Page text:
‘Is it more stuff in jars’, was the question from my boyfriend, who I was very definitely dragging along on this birthday treat to myself. And yes, yes the Spirit Specimen Tour at the Natural History Museum in London is a behind the scenes peek of their ‘stuff in jars’ store which holds around 22 million animal specimens.
I have no idea what I really expected from the Foundling Museum. I think it was something along the lines of an Oliver Twist Style workhouse, with a dinner hall of big wooden benches lined with tin bowls (obviously for gruel) and spoons. Maybe there would be a rendition of food glorious food. It’s weird what your brain makes up isn’t it. Basically, my brain was really wrong, it’s nothing like this illusion at all.
It’s taken me a month to get to this gem of a temporary exhibition but gosh darn it, it was worth the wait! Imagine if a museum asked visitors what they wanted to display . . . if they just put out a theme and then said ‘go on then, bring us stuff’. I mean that would be chaos, that would be insane, that would be A FLIPPING BRILLIANT IDEA WELLCOME COLLECTION – YOU UTTER LEGENDS.
Today was the Pride Parade in London which marks 50 years since the decriminalisation of homosexuality. The city looked like a Lush shop had exploded; rainbow flags and glitter galore. As I sat on the tube I overheard a parent explaining to her two little girls why there was a man dressed in a PVC policeman outfit holding hands with a girl kitted out as Wonder Woman. ‘It’s for a Pride March’, she said, ‘people get dressed up and celebrate that people can love who they want’. I sat feeling pretty lucky that I’m in a country where I can overhear that on public transport.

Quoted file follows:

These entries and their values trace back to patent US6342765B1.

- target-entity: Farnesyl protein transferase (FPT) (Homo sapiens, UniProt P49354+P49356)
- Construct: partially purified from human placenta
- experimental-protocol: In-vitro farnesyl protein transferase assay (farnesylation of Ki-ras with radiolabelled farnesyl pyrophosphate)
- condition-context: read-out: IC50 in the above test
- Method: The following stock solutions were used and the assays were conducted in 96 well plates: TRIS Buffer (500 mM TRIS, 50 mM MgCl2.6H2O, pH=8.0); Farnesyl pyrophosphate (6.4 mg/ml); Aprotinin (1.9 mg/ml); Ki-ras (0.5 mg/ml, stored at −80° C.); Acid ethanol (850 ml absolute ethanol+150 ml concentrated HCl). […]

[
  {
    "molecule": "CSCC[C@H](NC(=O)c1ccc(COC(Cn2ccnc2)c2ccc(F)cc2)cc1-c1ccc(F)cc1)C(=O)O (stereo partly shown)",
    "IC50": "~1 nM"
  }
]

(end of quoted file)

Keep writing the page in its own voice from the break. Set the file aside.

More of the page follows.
I’m am ashamed to say that I judged a museum by its title. The Museum of English Rural Life (abbreviated to MERL) just doesn’t sound too exciting unless you have an unhealthy attraction to farm yards. I grew up in the countryside and my first word was ‘tractor’, you’d think I’d be the target audience; but I just wasn’t sold . . . it’s nice when your wrongly negative assumptions are blown away.
When you are in a foreign country and get a chance to visit a museum that gets very few overseas visitors you obviously take it. This is what I did with the Baoji Bronzeware Museum anyway.
Tokyo is a bubbling hot pot of culture. Not only is there the yearly blossom festivals and beautiful shrines, there are plenty of wonderful, interesting and sometimes just bizarre things to see and do. Want to drive a go cart around the city dressed as Mario, sure; Fancy a cuppa with an owl, standard; Want to see how many business men can squeeze on a train, that’s just daily phenomenon. If these things sound up your street, Tokyo is the place for you.
‘I actually think this might be better than the Natural History Museum in London’ . . . direct quote from my long suffering partner in crime who I drag around every museum going.
The world of Ghibli is just magical. Studio Ghibli creates incredible animations; it’s like Disney, but more in touch with nature and often a bit darker . . . and I love it! The Ghibli Museum has therefore been on my bucket list for a long time and there was no chance I was going to Tokyo and missing it.
If I’d left my heart in Tokyo, it wouldn’t have been down by the river (don’t you know) . . . it would have been here.